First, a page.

Mediation services use accredited mediators and family dispute resolution practitioners, who have a range of backgrounds including counselling, psychology, social work, family therapy, law and management.
Generally dispute resolution sessions will follow a process of co-operative problem solving and can cover either children’s or financial issues or both. If the mediation takes place in the Family Court of Western Australia then mediation for children’s issues are conducted by a family consultant who is a trained social worker or psychologist. If it is a financial matter, a Registrar will conduct the session.
- living arrangements;
- contact arrangements;
- best management of contact changeover;
- relationship issues between family members;
- property disputes;
- disputes over spousal maintenance or child support payments.
Mediation can also help you to:
- decide which areas are in dispute;
- explore possible safe solutions, taking one problem at a time;
- clarify your agreement/outcome;
- identify potential risks to children and families.
Mediation takes place in an environment of co-operation. In mediation you will be encouraged to make your own decisions and if necessary you will be offered professional guidance to do this. The benefits of mediation will differ for each individual; however, the key advantages are that it provides people with:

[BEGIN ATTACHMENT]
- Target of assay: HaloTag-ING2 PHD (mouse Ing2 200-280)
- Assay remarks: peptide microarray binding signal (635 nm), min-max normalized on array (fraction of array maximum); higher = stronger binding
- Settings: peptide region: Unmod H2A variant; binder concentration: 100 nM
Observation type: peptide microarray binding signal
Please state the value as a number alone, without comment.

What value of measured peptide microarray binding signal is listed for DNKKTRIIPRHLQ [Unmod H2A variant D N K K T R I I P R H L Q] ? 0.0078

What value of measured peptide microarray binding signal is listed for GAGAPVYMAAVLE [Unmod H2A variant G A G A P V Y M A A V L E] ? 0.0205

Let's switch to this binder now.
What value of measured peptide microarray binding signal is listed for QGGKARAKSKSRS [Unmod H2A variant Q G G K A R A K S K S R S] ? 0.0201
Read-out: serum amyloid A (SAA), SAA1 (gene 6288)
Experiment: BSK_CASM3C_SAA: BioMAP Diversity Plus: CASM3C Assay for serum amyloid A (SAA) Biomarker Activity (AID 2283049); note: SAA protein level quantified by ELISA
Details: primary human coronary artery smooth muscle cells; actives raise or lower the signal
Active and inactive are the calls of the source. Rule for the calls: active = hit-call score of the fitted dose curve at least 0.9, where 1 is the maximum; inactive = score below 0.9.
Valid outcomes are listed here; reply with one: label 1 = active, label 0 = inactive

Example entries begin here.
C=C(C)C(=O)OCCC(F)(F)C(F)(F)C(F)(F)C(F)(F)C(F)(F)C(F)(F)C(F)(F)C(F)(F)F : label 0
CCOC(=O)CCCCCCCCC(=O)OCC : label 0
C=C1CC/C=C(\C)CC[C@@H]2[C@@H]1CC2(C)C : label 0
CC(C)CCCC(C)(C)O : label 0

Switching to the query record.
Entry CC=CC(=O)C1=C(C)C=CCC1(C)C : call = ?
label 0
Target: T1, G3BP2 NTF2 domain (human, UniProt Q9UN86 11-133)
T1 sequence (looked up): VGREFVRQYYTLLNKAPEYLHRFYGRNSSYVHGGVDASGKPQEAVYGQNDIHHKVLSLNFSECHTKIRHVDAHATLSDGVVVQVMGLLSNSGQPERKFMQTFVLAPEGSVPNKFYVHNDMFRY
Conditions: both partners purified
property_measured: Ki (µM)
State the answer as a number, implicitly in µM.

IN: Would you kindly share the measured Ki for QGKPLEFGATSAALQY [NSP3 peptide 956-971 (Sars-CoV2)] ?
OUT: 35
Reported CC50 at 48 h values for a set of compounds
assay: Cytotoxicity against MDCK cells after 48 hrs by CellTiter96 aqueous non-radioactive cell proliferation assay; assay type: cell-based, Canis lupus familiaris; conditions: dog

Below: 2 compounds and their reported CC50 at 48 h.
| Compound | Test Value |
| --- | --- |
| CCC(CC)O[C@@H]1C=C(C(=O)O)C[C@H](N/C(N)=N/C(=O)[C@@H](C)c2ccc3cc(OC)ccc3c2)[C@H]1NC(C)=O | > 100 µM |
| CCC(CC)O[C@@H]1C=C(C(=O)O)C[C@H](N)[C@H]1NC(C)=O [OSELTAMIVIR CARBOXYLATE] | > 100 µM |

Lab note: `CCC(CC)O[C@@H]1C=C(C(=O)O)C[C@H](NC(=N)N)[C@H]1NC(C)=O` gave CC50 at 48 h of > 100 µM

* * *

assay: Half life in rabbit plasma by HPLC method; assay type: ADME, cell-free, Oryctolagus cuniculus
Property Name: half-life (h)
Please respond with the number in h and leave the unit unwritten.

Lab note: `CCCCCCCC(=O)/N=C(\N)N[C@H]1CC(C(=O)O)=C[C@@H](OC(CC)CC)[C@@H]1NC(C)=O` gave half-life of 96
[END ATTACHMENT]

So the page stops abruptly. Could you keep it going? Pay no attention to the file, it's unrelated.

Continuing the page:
- solutions they have been part of creating;
- answers through facilitated discussion;
- an opportunity to listen to each other without blame and competition;
- sessions at mutually convenient times;
- a service which is private and confidential;
- an opportunity to present their own views in their own words.
- The parties will initially meet with a mediator separately. At this appointment the mediator will explain the process and assess how best to proceed with the mediation.
- Following the individual sessions, the parties will then meet with a mediator collectively, and if the parties have lawyers, their lawyers will often also attend. During the mediation session the mediator will assist the parties to explore the issues in dispute; develop options and negotiate possible outcomes; work out priorities; find common ground.
- At the finalisation of a mediation, the mediator will usually summarise the agreement verbally or in writing and discuss appropriate next steps.
Part of that discussion may be about whether the agreement be kept between the parties or formalised by a lawyer for transference to court forms.
Generally what is said during a mediation session may not be used in evidence in family law hearings or proceedings.
Exceptions include a legal requirement to report a suspicion or risk of child abuse to the relevant authorities, and where there is violence or a threat of violence or an admission or disclosure of child abuse in certain circumstances.
We have a Nationally Accredited Mediator at Lynn & Brown who is available to provide low cost mediations in property disputes.